Alexander Wilson, Pl. 74 Great Northern Diver, Black-bellied Darter, American Ornithology, hand-colored engraving, 1808–1829
Acquire Pl 74 Great Northern Diver, Black-bellied Diver, a fine antique engraving from Alexander Wilson's American Ornithology, the first ornithology published in America, and specially priced this week only. The species depicted in the plate are: Black-bellied Darter—Fig 1, Male—Fig 2, Female, Plotus anhinga Linnaeus, current name Anhinga; Great Northern Diver—Fig 3, Colymbus glacialis, current name, Gavia immer, Brunnich; Black-headed Gull—Fig. 4, Larus ridibindus, Ord, current name, Croicocephalus ridibindus, Linnaeus; and Little Auk—Fig 5, Mergulus melanoleucos, Ray; current name Alle alle, Linnaeus.
Drawn from nature by A. Wilson, engraved by J. Warnicke. In perfect condition, richly hand-colored engraving, excellent impression, 13.5 x 10 inches.
Reference: American Ornithology: Or The Natural History of the Birds of the United States, by Alexander Wilson and Charles Lucien Bonaparte, Edited by Robert Jameson, 1831 ..., Volume 3, p 249
$985 this week only (list price $1,500). Offer expires 7-17-17.
Born in Paisley, Scotland, Alexander Wilson (1766–1813) was a weaver of silk, a peddler, and published author of poetry and social satire. Briefly jailed for libel over satirical poems, Wilson immigrated to the United States in 1794 and established himself in Philadelphia.
Learning in 1801 of Bartram’s Garden, a center for the scientific study of nature established in 1728 by the botanist and naturalist, John Bartram, he met William Bartram, John Bartram’s son and successor in operating the garden. William Bartram fostered Wilson’s interest in ornithology, and in 1803 they began to collect “all [the] finest birds [in the United States].” Wilson traveled observing birds and collecting specimens before returning to Philadelphia. The first of nine volumes of American Ornithology was published by Bradford and Inskeep in 1808.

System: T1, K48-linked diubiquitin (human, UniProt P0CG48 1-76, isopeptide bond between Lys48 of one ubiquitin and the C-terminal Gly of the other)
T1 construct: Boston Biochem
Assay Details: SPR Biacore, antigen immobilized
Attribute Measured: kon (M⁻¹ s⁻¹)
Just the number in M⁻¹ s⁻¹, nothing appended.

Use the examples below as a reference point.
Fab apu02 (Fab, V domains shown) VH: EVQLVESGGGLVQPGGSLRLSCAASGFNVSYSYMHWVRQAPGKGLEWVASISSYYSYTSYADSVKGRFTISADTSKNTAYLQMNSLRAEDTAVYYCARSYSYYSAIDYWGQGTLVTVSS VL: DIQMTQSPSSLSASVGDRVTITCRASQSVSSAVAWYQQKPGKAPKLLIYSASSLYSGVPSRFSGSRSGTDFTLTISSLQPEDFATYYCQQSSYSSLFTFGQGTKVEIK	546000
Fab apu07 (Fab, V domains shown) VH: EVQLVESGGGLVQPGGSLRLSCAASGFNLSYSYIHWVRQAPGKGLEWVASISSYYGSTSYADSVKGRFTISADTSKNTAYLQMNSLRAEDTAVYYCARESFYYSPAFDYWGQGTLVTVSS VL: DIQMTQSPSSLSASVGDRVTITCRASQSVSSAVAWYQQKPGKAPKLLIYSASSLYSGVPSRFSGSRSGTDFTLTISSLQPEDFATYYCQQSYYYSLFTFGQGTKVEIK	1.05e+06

The first comprehensive work published on the subject, American Ornithology, added 39 new species to those previously known and earned Wilson the title “Father of American Ornithology.” Far more accurate than those who preceded him in the field of ornithology, his engravings and descriptions were well recognized in his lifetime. Wilson never recovered from his last exhausting river crossing in pursuit of an elusive specimen. He died in 1813 at age 47, one volume short of completing American Ornithology.
Comprising 76 hand-colored engravings, American Ornithology depicts 262 species of birds. It is the first American ornithology published in in America. We offer a large selection of Wilson’s work. All plates are in excellent condition. These museum-quality, hand-colored engravings remain very affordable. In fact, we feel that Wilson’s work is undervalued
For further information or to purchase, please call the gallery at 312-642-5300.